4 Performance Evaluation

To benchmark our method against non-adaptive window size choices, we compare the Mean Absolute Percentage Error (MAPE) of these methods’ 7-day ahead predictions. Specifically, we use the NYTimes COVID-19 Dataset (c.f. NYTimes2020) as the source of daily reported cases per county. We note that there are many data quality issues with these reported case counts, especially during the first few months of this pandemic (c.f. NYTimesIssue). As an example, bergman2020oscillations found that parts of the oscillation in U.S. COVID-19 case counts can be explained by increased testing during some week days and test backlogs during the weekend. To alleviate these issues, this section preprocesses the raw case data using 4-day moving average and only compares the median MAPEs. Additional results for performance evaluation are available at Appendix D.

As shown in Figure LABEL:fig:MAPE4 and Table LABEL:tab:4, our method outperforms methods with fixed 2-, 4-, 8- or 16-day fitting window sizes. Specifically, Figure LABEL:fig:MAPE4 shows that our method provides a uniformly better performance roughly 100 days after the first recorded COVID-19 case in the NYTimes COVID-19 Dataset, when there were enough historical data for the GRF algorithm to conduct meaningful partition. Furthermore, Table LABEL:tab:4 demonstrates that even if the early-day MAPEs are included in the comparison, our method still has the best median MAPE among the 4 methods. Last but not least, we note that when only comparing the performance of non-adaptive window size choices, there are no obvious best choice. While choosing shorter fitting window sizes could in general lead to lower median MAPEs (c.f. Table LABEL:tab:4), it was still frequently outperformed by longer fitting window size choices (c.f. Figure LABEL:fig:MAPE4). This inherent difficulty in non-adaptive window size choices suggests that treating fitting window size as a hyperparameter and choosing it through cross validation methods (c.f. chowell2007comparative) cannot balance the the speed-accuracy tradeoff in outbreak detection.


Figure 1: MAPE Plot (4-day Moving Average)

tab:4 Method MAPE OLS.wsize=16 0.0585 OLS.wsize=8 0.0529 OLS.wsize=4 0.0483 OLS.wsize=2 0.0455 GRF 0.0423

Table 1: Median RMSE and MAPE (4-day Moving Average)

5 Conclusion and Future Work

In this work, we developed a novel framework in feature engineering that allows GRF to match observations across time and space, and adequately balance the the speed-accuracy tradeoff in COVID-19 outbreak detection. This estimation framework can be readily extended to other panel data estimation problems in epidemiology where fitting window size choices play an important role, e.g. estimating the county-level instantaneous reproduction number (c.f. fraser2007estimating; cori2013new).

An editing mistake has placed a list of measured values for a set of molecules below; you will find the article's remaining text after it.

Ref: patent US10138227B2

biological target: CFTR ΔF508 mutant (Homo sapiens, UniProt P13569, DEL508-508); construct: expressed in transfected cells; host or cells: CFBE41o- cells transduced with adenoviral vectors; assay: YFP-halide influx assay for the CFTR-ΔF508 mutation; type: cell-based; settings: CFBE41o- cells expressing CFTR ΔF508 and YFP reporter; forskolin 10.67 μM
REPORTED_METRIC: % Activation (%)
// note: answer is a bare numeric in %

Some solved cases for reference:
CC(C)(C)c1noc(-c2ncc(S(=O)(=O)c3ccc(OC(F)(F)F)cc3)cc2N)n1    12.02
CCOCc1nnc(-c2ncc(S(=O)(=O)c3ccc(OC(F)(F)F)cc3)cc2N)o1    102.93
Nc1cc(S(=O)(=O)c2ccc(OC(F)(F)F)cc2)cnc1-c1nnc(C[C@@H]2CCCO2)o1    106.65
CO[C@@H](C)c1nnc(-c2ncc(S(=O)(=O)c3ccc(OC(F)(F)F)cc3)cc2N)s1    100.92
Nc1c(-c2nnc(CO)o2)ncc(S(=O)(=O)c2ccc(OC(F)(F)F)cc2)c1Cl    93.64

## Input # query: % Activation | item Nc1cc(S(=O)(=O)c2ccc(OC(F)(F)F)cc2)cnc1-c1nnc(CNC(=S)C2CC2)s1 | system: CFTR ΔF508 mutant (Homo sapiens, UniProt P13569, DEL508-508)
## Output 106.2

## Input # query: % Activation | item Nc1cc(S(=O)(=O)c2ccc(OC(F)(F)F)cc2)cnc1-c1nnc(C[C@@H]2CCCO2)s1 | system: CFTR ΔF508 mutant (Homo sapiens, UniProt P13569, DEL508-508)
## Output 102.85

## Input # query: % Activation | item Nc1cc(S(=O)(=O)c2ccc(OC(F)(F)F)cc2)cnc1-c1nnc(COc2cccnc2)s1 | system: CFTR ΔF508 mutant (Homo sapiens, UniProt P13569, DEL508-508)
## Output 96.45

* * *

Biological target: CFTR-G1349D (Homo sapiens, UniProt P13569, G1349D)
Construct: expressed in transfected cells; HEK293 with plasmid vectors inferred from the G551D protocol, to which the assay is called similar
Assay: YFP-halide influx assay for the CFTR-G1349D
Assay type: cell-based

Appendix A Pseudocode for Estimation Algorithms

Output: ,
for  to  do
        for  to  do
              Normalize the incident case numbers for each block
              Generate the initial rough OLS estimates for each block
              Append the feature data for each block
        end for
end for
Algorithm 1 Block Transformation
alg:grfInput: ,
Compute the congruence classes
for day
Assign the feature variable
for day
Assign the outcome variable
for day
Assign the treatment variable
for day
Feed (X,Y,W) into the GRF algorithm
Algorithm 2 GRF Training for Day

Appendix B Epidemiological Definitions

For this work, where we wish to provide useful estimates of case trajectories for epidemiologists and decision makers in the government, we ideally wish to measure the growth rate of active case numbers


where is the cumulative number of cases so far, is the cumulative number of deaths, and is the cumulative number of recovered cases. This intuitively captures the number of still ”infectious” cases, as we can assume for COVID-19 that those who have recovered or died are no longer capable of infecting others. Unfortunately, as the number of recovered cases are no longer reported, we are unable to directly calculate the number of active cases. While other works (c.f. Mel) approximate the number of recovered cases with